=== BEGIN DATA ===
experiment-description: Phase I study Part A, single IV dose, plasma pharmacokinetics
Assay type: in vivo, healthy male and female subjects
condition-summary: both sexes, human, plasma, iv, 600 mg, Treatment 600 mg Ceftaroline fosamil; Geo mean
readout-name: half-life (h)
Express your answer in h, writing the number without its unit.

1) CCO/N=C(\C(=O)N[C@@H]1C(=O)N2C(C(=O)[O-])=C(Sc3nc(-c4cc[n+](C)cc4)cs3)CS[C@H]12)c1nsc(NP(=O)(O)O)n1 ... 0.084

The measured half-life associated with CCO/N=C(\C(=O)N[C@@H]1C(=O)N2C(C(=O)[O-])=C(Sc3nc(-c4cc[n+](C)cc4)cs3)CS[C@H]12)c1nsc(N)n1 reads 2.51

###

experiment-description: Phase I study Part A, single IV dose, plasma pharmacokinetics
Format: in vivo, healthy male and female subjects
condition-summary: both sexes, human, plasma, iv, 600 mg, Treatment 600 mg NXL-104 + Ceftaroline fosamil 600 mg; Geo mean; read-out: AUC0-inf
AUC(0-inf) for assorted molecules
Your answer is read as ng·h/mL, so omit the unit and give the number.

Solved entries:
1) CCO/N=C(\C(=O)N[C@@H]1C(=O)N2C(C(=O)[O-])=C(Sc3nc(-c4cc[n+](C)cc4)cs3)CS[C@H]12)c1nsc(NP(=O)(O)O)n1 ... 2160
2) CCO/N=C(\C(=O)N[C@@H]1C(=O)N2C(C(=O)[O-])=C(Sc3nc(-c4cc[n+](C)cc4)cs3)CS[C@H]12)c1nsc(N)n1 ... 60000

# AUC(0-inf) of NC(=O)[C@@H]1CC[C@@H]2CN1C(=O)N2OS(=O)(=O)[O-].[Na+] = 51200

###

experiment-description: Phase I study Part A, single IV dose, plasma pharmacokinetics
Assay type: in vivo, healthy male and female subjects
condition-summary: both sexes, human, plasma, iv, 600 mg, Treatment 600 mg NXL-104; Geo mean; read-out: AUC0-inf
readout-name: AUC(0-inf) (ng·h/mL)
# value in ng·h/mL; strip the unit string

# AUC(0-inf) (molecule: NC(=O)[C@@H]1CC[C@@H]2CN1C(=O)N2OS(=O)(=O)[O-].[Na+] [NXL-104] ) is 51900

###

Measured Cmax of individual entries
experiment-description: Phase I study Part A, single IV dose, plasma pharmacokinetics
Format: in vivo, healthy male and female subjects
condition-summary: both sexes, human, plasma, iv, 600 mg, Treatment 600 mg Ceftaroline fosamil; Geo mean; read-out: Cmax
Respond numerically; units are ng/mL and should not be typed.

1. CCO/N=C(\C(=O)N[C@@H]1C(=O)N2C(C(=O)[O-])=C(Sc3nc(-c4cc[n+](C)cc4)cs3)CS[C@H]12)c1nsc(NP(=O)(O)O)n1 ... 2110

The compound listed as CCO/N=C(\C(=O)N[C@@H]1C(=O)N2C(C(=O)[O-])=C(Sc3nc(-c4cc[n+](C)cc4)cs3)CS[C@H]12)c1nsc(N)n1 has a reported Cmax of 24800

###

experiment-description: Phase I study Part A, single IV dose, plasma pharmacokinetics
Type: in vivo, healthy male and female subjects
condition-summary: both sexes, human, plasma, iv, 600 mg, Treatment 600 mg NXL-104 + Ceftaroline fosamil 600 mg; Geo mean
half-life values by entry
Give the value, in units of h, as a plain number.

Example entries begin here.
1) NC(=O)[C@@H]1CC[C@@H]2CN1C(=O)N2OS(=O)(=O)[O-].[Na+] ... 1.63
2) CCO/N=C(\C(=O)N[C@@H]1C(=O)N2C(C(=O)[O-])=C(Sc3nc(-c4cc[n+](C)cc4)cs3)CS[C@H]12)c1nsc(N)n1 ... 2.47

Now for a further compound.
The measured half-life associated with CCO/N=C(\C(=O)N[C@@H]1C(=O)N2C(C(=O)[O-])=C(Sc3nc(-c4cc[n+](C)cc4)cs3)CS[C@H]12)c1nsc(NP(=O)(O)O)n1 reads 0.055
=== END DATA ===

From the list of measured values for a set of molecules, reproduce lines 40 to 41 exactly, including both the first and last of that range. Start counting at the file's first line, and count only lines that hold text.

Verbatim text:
1) NC(=O)[C@@H]1CC[C@@H]2CN1C(=O)N2OS(=O)(=O)[O-].[Na+] ... 1.63
2) CCO/N=C(\C(=O)N[C@@H]1C(=O)N2C(C(=O)[O-])=C(Sc3nc(-c4cc[n+](C)cc4)cs3)CS[C@H]12)c1nsc(N)n1 ... 2.47